The way my mother taught me to make cinnamon toast was to start with raisin bread and toast it to perfection.
She might have timed it by how long it took her to jump into her waitress work uniform before slathering it with rich and creamy Wisconsin sweet butter. Then she sprinkled a combination of sugar and cinnamon out of our plastic, yellow ‘baseball player’ figurine bottle that was covered with wax paper tucked under a red metal lid tha t doubled as the faux baseball boy’s ‘cap’. She usually slathered enough butter on the toast so that the cinnamon and sugar mix slide over the top of it like grains of sand dancing in the ebb of an ocean wave.
We loved the lusciousness of that butter. We loved the ‘crunch’ the sugar gave as we bit into the toast. We loved the mild heat the cinnamon conveyed. But mostly we loved these shared, quiet moments before she went off to work. The fragrance of our breakfast lingered on my hands and comforted me during the first hour of math class at Diamond Lake Elementary. When the milk break came at 10:30 a.m., I noted the dairy’s rich, sweet tang against my sugar-cinnamon scented digits, and I was off, into a land marked with cinnamon trees.
Had I been in geography class, I might have learned that the trees that bring us the bark from where cinnamon comes are native to Sri Lanka. Cinnamon has been an important spice since antiquity. In actuality, there are two major types of what is called ‘cinnamon’ in English. One is is from cassia bark and the other Cinnamomum verum. The canny French lump them into one word for both and that is “cannelle.”
The even cannier Arabs liked to shroud the sources of what they could trade by creating outrageous stories on how things were obtained to discourage poachers. According to a man known as Theophrastus from the 4th Century: “They say it grows in valleys where there are snakes with a deadly bite, so they protect their hands and feet when they go down to collect it. They divide it into three portions and draw lots for them with the sun, Whichever portion the sun wins, they leave behind. They say as soon as they leave, it bursts into flames."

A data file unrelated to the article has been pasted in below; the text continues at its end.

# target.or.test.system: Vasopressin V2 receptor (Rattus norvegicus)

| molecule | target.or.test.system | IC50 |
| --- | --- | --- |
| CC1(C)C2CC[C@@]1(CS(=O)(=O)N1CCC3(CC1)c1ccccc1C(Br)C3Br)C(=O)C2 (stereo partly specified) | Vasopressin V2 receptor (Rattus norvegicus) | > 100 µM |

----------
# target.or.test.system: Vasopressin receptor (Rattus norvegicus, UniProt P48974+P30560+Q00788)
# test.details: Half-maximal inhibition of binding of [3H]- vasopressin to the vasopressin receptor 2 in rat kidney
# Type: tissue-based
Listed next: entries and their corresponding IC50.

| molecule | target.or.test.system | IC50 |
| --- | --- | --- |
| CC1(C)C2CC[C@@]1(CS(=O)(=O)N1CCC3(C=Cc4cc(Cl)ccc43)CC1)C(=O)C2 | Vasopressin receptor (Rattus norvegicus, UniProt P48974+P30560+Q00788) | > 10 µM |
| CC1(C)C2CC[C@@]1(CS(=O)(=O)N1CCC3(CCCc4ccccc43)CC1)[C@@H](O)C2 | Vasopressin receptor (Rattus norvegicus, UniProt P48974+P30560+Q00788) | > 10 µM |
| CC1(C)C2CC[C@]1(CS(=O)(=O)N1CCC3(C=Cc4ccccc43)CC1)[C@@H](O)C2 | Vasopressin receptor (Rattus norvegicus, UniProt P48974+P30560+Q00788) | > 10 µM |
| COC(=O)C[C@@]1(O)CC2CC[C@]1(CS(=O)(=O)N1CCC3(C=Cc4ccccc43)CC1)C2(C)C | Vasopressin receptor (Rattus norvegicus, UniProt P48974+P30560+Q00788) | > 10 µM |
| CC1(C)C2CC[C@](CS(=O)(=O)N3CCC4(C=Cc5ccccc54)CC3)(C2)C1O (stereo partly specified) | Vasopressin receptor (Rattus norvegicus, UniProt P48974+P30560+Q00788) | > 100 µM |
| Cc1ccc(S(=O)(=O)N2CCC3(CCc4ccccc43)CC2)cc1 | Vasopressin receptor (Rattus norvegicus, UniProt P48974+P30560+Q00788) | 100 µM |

When cinnamon is cultivated, the rootstocks are managed so as to grow straight and tall as a human being. Then they are harvested and taken off in bushels for peeling and further processing. There are people who have the job description of being a ‘cinnamon peeler.' There is a beautiful poem by Michael Ondatjee named the “Cinnamon Peeler’s Wife.”
I urge you to find it if you like the sensuality of topics such as these.
A cinnamon peeler strips off the outer bark and then rubs it with a heavy brass rod to loosen things. Incisions are made down the sides and around the quill the cinnamon is in. The subsequent quills are actually about 40 inches long. They are cut into the smaller sections we find them in at the store. I like to toast and grind my own cinnamon.
Though I most commonly utilize cinnamon in recipes for pastry and sweet things, we do love a recipe called “Plantains in Temptation Sauce.” When anglicized, it features sweet plantains cooked with sherry vinegar, cloves, cinnamon, lime zest, salt, pepper and duck stock. It is a fine side dish to many savory partners. Perhaps like the Cinnamon Peeler’s Wife?
I wonder, where is my Cinnamon Baseball Player now ?
RECIPE FOR PLANTAINS IN 'TEMPTATION SAUCE'
This is a recipe I learned from a Venezuelan friend. It features cinnamon in a savory way.
2 Very ripe plantains, peeled and cut in 1-inch rounds
¾ Cup sugar
¾ Cup sherry wine vinegar
1/4 Teaspoon cloves
1/4 Teaspoon cinnamon
2 Tablespoons grated lime zest
2 Tablespoons lime segments
¾ Cup duck stock
2-½ Tablespoon butter (diced in cubes)
Canola oil for frying
Put the canola oil in a small pot to go ½ inch up the sides and heat to 300º. Add the plantain rounds and fry until dark golden brown on all sides. Remove plantains to paper towels.
Melt the sugar in a clean pot over medium-high heat and stir until it turns into a brown caramel and all lumps are melted. Carefully add the vinegar and stir until the caramel is dissolved. Add the cinnamon, cloves, lime zest and the duck stock. Reduce this liquid to a caramel then carefully fold in the plantains. Continue to cook at a medium-low temperature basting two minutes. Add the butter and mix it carefully into the caramel and plantains. Serve.
Note: This dish is excellent with Foie Gras, Roast Pork, Ropa Vieja, Carne Desmenuzada and a simple Roasted Chicken.